One report Cameron saw that Clinton's pastels are a new campaign tactic was apparently his -- and it was false
Research ››› ››› MATT GERTZ
During the August 12 edition of Fox Broadcasting Co.'s Fox News Sunday, Fox News chief political correspondent Carl Cameron asserted that Sen. Hillary Rodham Clinton (D-NY) is conducting a "charm offensive" in which she "has gone out of her way to be more likable." He added: "We've seen stories about how she's brightening up the pastel colors and trying to put a little bit more of a smile on." However, the Daily Howler's Bob Somerby noted the next day: "Using Nexis, we can find zero 'stories' in the past three months about how Clinton is 'brightening up the pastel colors.' (We searched on 'Clinton AND pastel OR pastels.')" Indeed, Cameron may have been referring to his own report slightly more than three months ago, in which, as Media Matters for America documented, Cameron himself claimed Clinton was "wearing bright colors, smiling constantly, as if to deal with what polls say is a likability problem."
As Media Matters also noted at the time, Clinton had smiled and worn bright-colored clothing in numerous prior appearances.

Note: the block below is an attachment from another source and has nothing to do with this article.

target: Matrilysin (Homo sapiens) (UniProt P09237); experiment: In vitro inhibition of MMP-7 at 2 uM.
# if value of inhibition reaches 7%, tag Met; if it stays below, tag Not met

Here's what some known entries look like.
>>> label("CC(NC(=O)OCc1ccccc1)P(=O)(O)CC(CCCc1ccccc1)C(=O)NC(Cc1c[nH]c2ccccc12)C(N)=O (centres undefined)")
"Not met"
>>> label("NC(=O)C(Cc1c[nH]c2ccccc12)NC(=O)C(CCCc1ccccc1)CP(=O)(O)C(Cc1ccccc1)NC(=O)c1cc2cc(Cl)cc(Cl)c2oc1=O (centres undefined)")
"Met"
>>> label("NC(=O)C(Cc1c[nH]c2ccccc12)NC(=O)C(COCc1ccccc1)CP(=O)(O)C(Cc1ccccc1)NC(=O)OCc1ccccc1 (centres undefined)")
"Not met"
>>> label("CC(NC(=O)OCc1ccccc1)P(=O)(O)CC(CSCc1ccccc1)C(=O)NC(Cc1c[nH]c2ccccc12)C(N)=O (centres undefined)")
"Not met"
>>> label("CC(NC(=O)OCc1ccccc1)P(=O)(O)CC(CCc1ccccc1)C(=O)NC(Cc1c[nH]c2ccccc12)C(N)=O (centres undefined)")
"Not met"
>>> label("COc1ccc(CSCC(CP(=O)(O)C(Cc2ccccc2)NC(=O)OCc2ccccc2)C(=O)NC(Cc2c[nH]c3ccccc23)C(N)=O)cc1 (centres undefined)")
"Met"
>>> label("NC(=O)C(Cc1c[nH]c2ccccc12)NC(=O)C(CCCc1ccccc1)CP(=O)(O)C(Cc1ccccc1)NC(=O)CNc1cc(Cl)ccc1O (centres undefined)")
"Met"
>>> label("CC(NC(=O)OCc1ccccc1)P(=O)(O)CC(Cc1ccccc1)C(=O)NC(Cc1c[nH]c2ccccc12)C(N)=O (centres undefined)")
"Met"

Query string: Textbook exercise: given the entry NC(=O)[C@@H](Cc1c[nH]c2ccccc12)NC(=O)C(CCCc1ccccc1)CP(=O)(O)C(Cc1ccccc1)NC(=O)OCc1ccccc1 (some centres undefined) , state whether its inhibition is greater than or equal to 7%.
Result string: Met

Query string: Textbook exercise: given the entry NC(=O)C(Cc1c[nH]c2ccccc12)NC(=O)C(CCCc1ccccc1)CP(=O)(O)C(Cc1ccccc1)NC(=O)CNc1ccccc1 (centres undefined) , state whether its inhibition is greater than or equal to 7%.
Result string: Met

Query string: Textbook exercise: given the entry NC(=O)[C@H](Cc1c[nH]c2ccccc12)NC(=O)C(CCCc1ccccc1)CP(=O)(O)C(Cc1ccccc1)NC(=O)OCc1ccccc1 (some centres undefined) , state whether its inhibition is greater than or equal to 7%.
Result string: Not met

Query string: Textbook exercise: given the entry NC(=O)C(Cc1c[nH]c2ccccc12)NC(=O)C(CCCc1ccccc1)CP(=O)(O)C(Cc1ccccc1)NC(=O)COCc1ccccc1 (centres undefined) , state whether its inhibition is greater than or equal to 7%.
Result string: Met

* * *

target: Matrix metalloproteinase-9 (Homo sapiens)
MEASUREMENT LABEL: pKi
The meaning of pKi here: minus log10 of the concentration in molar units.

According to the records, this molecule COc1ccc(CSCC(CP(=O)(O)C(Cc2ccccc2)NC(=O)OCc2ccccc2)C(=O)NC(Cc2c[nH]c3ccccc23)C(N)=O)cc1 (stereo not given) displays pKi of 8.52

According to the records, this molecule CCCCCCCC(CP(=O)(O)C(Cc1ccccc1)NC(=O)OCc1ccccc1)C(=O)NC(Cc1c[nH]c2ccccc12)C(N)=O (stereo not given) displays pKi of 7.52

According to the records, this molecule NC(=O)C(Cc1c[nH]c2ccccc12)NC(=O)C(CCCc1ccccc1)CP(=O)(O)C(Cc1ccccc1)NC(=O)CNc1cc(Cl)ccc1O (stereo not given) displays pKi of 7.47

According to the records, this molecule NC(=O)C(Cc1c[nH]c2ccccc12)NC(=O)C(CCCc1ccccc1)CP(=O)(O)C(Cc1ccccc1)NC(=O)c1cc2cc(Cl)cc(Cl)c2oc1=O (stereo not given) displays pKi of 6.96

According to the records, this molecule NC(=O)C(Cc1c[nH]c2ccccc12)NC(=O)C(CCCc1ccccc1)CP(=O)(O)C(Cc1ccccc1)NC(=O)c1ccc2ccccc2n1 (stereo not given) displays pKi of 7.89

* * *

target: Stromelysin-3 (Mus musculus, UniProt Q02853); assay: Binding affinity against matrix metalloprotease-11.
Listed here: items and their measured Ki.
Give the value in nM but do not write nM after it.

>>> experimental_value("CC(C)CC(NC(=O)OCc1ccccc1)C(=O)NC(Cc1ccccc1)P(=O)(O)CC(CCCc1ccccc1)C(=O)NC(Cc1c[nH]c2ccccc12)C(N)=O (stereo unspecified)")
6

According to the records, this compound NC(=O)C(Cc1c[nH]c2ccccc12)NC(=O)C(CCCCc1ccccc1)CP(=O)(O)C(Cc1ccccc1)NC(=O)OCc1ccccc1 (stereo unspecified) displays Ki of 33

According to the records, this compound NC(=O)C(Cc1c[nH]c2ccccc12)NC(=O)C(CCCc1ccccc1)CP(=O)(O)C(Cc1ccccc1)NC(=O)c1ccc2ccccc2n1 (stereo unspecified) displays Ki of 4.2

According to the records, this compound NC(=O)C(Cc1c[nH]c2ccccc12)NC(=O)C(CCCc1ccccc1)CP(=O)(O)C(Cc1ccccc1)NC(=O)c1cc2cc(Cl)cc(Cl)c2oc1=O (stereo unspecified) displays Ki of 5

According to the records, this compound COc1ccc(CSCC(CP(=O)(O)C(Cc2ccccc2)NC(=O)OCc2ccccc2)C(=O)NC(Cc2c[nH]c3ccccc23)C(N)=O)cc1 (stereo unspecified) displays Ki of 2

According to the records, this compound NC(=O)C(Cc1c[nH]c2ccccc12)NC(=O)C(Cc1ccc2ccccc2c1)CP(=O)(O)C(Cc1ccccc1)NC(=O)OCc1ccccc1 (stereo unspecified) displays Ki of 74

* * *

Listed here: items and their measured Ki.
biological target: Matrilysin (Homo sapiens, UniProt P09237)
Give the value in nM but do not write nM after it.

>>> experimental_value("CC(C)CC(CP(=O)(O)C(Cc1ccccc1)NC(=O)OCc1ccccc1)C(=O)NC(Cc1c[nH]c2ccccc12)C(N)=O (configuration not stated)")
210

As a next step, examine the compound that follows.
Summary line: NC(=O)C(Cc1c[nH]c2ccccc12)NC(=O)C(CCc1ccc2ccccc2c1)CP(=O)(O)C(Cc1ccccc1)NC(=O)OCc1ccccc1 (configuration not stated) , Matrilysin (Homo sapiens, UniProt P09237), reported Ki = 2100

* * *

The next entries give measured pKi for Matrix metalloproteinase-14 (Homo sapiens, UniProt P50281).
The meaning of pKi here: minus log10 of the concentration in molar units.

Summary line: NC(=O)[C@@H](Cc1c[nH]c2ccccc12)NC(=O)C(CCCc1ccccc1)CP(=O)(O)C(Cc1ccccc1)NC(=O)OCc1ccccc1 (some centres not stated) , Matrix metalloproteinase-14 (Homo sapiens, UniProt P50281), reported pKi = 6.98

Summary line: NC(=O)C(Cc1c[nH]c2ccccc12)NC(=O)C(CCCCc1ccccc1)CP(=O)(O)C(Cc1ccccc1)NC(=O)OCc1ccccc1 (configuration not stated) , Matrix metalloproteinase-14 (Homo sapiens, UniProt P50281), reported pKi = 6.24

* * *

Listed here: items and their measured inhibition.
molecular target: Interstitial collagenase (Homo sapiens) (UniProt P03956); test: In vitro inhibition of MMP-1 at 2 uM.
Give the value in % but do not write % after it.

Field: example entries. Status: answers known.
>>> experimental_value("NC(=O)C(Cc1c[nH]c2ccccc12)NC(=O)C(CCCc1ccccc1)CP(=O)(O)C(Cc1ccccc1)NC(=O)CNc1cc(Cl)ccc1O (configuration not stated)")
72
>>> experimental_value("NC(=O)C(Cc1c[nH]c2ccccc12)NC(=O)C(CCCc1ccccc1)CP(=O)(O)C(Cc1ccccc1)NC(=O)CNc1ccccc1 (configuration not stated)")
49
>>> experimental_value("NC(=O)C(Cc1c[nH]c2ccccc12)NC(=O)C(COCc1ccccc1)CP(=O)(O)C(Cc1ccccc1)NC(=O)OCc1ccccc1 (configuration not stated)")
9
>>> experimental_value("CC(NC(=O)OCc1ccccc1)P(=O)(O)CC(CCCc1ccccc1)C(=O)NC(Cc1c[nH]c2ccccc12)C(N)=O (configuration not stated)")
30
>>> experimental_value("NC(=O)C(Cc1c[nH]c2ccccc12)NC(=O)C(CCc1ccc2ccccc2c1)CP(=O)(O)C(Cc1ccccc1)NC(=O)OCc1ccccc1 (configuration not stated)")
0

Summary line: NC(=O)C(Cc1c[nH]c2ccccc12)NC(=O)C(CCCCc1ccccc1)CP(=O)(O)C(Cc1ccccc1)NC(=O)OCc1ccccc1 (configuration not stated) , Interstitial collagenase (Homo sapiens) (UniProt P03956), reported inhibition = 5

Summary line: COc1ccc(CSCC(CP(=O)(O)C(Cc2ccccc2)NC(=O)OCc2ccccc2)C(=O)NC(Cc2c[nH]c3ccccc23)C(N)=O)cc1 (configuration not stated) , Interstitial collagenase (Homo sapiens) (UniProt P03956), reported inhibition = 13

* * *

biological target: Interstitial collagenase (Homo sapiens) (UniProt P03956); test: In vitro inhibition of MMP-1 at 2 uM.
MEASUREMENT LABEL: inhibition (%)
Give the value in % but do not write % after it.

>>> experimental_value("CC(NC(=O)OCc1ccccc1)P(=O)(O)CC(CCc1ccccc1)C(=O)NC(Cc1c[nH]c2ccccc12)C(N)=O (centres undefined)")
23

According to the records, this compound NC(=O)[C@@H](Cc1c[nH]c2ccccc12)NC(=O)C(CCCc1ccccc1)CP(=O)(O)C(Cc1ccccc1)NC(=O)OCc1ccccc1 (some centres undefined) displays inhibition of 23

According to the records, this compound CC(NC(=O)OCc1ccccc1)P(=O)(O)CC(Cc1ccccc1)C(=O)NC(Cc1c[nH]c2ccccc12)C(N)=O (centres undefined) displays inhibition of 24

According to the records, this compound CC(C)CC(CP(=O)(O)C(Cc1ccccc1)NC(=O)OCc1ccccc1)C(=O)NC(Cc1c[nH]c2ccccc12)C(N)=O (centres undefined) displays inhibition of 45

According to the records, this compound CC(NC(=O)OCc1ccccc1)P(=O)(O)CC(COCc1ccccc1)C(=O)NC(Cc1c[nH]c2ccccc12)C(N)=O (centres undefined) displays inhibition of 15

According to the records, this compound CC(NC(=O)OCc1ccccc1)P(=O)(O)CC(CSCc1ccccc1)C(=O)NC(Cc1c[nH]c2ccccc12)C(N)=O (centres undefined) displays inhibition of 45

From the August 12 edition of Fox Broadcasting Co.'s Fox News Sunday:
WALLACE: Let's talk about Hillary Clinton. I'm not sure, Carl, that she would have said, "I'm your girl," at the start of the campaign with all the questions about a woman president. It seems to me to show an increasing confidence.
CAMERON: There is a level of confidence -- and her charm offensive that has not gotten a great deal of attention. For months, Hillary Clinton has gone out of her way to be more likable.
The campaign and she know full well that if there is a liability and a problem in her candidacy, it's that so many people won't even think about the possibility of voting for her. Well, we've seen stories about her showing a little bit of cleavage on the floor of the U.S. Senate.
WALLACE: Oh, boy.
CAMERON: We've seen stories about how she's brightening up the pastel colors and trying to put a little bit more of a smile on.
That's clearly working, and part of it is pointing out that both Barack Obama and John Edwards, who had set out -- Edwards' campaign in 2004 and Obama's this time around -- as unifying Democrats who would be positive, optimistic, and idealists are now attacking her regularly.